SUBSTITUTING SOY SAUCE FOR SOME OF THE SALT USED ON YOUR FOOD CAN REDUCE SODIUM BY AS MUCH AS 50%
This blog was originally written during my 2 1/2 year tenure as a blogger for Health Goes Strong. The site was deactivated in July 2013, but you can read the original post here.
If you’ve tried to reduce the sodium content of your diet by cutting out salt, you’ve probably discovered your food just doesn’t taste as good anymore. Same is true for the low sodium versions of many popular prepared foods on the market.
A new study using soy sauce in place of salt may change all that.
Researchers from the National University of Singapore found they could replace some or all of the salt used in food preparation with naturally brewed soy sauce and get sodium reductions of 33%-50% without changing consumer acceptance. Their findings were published in the Journal of Sensory Studies.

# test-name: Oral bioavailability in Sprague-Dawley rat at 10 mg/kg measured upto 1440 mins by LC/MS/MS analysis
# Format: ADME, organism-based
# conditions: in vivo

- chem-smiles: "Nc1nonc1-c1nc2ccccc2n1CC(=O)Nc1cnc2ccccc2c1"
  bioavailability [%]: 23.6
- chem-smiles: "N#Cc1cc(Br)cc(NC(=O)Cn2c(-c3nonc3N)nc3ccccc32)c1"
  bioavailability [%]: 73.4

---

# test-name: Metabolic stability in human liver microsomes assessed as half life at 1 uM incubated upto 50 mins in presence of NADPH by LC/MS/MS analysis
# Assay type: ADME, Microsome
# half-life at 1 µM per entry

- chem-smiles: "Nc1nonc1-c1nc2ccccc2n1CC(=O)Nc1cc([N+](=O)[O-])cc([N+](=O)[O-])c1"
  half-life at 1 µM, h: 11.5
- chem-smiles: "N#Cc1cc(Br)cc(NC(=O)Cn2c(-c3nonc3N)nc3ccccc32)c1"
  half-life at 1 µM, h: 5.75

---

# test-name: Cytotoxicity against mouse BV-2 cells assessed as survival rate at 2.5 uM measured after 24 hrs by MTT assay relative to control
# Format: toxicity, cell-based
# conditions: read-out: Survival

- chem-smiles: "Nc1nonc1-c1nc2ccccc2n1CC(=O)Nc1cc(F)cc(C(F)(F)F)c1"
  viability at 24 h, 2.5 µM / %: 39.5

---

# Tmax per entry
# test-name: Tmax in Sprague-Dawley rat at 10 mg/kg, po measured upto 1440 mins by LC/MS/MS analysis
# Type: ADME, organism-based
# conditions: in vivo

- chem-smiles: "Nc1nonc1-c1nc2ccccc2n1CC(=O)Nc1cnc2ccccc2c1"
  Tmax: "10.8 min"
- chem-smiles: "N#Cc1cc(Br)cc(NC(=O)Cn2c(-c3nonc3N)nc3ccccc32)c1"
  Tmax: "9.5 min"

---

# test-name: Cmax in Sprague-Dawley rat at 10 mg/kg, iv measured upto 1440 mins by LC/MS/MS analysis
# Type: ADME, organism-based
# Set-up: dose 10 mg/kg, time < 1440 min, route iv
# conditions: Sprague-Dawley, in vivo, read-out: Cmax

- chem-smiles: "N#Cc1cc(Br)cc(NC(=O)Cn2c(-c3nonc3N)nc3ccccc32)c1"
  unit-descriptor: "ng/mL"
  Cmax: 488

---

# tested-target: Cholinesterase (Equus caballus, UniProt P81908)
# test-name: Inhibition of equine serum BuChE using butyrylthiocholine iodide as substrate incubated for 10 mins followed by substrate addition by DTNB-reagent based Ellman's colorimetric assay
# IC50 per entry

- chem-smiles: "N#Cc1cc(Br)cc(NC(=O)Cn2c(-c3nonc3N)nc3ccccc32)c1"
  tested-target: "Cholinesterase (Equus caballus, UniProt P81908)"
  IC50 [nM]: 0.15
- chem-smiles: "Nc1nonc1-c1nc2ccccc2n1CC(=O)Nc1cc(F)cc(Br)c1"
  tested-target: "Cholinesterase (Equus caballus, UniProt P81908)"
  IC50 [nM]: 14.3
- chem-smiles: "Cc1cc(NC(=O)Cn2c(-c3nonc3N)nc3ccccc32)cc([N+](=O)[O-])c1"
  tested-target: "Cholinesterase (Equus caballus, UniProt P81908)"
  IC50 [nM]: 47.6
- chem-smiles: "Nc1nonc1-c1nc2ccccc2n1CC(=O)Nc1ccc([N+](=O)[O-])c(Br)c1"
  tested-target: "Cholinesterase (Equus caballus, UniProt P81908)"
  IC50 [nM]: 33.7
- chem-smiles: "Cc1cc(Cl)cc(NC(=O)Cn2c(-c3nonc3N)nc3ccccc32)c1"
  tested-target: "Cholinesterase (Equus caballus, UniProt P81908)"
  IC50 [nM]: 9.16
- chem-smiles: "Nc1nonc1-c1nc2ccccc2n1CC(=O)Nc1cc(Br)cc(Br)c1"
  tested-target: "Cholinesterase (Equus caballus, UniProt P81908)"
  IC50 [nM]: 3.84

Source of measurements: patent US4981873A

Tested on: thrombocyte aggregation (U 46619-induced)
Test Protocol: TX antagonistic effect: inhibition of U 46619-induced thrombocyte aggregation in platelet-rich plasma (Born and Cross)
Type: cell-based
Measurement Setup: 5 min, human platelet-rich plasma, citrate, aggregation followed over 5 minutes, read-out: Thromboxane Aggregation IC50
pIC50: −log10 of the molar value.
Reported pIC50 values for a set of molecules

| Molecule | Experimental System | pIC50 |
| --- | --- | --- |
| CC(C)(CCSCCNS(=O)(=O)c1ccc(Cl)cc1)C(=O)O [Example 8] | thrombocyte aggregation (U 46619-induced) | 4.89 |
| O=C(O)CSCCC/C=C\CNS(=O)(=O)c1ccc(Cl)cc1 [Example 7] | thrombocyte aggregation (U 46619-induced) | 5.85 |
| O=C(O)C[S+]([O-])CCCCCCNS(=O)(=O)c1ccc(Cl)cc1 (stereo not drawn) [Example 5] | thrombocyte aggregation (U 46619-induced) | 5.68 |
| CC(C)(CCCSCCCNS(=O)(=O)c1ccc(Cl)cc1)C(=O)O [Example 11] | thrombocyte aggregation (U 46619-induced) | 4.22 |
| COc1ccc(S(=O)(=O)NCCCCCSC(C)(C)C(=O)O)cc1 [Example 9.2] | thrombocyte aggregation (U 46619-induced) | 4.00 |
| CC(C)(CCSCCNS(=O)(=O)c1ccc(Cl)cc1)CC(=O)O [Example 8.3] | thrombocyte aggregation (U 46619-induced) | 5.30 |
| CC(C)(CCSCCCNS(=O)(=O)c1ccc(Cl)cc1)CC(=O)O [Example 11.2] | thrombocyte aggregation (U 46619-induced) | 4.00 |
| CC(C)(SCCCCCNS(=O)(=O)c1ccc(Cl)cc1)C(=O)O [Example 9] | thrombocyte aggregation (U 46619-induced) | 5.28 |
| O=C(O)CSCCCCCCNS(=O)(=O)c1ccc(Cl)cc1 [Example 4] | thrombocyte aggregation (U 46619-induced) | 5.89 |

The key to this substitution is that while soy sauce does contain sodium, it is less concentrated than the sodium content in salt. One teaspoon of regular Kikkoman Soy Sauce used in the study contains 307mg sodium while a teaspoon of table salt has 2,325 mg. And Kikkoman Less Sodium Soy Sauce has only 107 mg sodium. That’s less sodium than you’ll get from a teaspoon of Dijon mustard or hot sauce, two other condiments commonly used in place of salt.
Another advantage of soy sauce over salt is that it imparts its own special taste to foods called umami. Recognized as the fifth taste – distinct from salty, sweet, bitter and sour – umami is described as savory or meaty. I think of umami as the taste of sautéed mushrooms, one of my favorite flavor enhancers. So it makes sense that it takes its name from the Japanese word for “delicious!”
Swapping out salt for soy sauce works great in homemade soups, tomato sauce, ground beef recipes, and salad dressings. You can even use it on eggs or to boost the flavor of low sodium and reduced-salt foods. It would not be the best substitute for salt in pickles and relishes or in baked goods and desserts.